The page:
Managing the load and maximizing the gains for all: Project PLURIS (Purposeful Learning in Undergraduate Research and Independent Studies)
PLURIS aims to improve the cost-effectiveness and academic consistency and auditability of undergraduate STEM independent study and research activities by designing experiences that clarify purposeful learning, so these activities can be offered to larger numbers and diversities of students. We propose that this process can be applied to many types of independent studies, such as completing research projects within courses, carrying out internship activities, and conducting supervised lab- or field-based research projects.
This project aims to help faculty and students: elucidate opportunities for learning in host projects and to recruit students; align individual student learning agendas with goals of supervising faculty or institutional requirements; clarify intended student learning outcomes; use clear assessment techniques to monitor and document actual learning outcomes.
Evaluation methods and results include rapid prototyping that benefits from brisk testing of concept designs and prototypes, good flows of formative evaluation data, generous access to potential users and actual testers. This produces written reflections from students for triangulation with survey and focus group results. Faculty are testing this prototype PLURIS process and materials with students and, along with administrators and other stakeholders, are evaluating the prototype as it is built and offering recommendations for improvement.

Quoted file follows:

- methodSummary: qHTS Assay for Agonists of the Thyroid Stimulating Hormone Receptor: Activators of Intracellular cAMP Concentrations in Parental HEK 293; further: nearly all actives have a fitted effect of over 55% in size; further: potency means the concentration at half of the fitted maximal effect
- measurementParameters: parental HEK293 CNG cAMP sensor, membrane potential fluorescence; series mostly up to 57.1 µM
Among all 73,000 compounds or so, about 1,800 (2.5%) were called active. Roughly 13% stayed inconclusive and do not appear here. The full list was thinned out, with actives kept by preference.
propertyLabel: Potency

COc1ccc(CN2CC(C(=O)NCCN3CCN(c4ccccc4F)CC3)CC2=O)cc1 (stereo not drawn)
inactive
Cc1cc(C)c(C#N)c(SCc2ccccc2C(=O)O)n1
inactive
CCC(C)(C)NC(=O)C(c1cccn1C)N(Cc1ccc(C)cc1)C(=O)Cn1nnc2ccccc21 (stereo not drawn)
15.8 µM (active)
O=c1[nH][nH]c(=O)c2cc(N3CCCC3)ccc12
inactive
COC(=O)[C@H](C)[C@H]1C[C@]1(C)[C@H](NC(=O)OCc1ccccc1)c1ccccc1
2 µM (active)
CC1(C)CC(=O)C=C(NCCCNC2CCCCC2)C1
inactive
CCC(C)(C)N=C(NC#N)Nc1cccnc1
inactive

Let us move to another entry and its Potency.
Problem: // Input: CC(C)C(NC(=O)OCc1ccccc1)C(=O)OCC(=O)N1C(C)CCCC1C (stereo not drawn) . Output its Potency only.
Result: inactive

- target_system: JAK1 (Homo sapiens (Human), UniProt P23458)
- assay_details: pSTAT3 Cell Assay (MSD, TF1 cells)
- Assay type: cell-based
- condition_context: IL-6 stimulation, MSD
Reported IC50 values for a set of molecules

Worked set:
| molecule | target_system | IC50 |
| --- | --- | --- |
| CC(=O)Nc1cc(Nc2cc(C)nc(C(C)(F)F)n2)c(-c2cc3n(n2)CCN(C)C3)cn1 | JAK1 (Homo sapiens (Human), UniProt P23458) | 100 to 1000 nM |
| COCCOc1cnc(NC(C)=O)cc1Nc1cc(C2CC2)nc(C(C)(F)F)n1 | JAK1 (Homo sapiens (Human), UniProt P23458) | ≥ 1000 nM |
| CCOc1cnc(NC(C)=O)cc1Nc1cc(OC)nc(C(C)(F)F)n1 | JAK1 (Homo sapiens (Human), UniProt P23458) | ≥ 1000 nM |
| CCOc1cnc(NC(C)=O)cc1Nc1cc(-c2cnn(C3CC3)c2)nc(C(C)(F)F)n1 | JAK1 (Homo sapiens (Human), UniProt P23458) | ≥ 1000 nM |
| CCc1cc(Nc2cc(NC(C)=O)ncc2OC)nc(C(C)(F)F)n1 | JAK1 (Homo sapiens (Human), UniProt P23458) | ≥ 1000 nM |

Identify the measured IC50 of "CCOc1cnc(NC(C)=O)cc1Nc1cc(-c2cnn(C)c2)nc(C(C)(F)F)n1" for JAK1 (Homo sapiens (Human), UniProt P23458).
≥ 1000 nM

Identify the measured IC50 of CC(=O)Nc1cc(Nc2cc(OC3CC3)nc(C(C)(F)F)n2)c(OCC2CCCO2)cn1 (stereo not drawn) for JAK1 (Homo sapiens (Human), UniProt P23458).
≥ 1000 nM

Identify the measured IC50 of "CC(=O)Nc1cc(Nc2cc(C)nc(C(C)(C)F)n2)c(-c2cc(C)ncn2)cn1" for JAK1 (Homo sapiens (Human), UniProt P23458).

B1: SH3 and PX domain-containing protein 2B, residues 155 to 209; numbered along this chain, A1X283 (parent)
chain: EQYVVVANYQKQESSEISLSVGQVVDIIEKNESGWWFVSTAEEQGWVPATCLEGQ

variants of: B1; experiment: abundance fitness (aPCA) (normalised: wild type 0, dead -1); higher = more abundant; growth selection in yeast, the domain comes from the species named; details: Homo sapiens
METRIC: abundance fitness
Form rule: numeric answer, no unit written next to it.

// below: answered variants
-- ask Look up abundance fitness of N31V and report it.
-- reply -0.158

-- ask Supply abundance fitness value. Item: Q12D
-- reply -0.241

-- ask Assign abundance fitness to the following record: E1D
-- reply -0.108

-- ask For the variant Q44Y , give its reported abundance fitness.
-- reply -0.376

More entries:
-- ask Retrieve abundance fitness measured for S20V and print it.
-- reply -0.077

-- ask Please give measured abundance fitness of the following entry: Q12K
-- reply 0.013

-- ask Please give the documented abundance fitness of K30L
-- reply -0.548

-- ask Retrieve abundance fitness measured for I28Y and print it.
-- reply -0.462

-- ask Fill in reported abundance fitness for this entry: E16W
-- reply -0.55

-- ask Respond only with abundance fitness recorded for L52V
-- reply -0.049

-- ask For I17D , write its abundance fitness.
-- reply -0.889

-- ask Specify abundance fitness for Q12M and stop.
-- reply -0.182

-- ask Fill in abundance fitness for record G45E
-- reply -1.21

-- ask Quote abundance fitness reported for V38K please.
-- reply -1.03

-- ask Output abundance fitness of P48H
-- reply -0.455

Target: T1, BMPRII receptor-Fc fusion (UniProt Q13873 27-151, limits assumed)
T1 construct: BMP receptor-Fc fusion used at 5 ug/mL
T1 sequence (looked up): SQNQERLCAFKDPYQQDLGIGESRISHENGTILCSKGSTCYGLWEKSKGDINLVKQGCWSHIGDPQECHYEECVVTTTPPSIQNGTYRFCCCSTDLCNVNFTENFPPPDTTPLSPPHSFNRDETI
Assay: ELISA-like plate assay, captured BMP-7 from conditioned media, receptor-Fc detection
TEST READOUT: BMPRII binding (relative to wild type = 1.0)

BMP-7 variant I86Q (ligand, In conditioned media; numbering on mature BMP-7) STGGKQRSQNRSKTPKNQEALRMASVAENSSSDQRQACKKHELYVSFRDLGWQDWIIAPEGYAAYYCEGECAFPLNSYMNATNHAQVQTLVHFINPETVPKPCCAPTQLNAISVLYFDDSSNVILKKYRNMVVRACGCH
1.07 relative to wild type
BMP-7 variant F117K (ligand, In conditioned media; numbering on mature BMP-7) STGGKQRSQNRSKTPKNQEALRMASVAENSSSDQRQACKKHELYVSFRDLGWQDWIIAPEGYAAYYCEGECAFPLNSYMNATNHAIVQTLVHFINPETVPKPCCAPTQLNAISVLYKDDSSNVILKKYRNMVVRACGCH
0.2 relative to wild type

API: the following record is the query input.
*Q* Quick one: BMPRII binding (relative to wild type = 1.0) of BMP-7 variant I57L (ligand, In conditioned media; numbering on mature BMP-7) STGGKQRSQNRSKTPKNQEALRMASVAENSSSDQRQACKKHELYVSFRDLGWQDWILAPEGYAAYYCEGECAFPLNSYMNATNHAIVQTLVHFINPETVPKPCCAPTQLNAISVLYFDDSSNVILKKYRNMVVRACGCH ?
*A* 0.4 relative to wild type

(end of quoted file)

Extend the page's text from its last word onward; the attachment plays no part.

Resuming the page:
This project is developing and testing a prototype system using selection options for faculty and students to identify expected learning outcomes and negotiate learning agendas for supervised research and other informal learning opportunities. By doing so faculty can develop syllabi for such opportunities to help improve recruitment, better matching for faculty-student mentoring, and obtaining institutional recognition for teaching and learning.
Outcomes include 1) providing a model to enhance current science education efforts within and beyond the university, 2) forming a collaboration among scientists, educators, and educational technology professionals to further develop the science education expertise of STEM faculty, and 3) encouraging undergraduate, postdoctoral, and faculty researchers to think metacognitively about library-to-“bench” research experiences and learning in general. Results show that all three can happen, even in the project's early stages, in integrative biology and across departments and colleges at our university, and we are building collaborations with other campuses to test the process.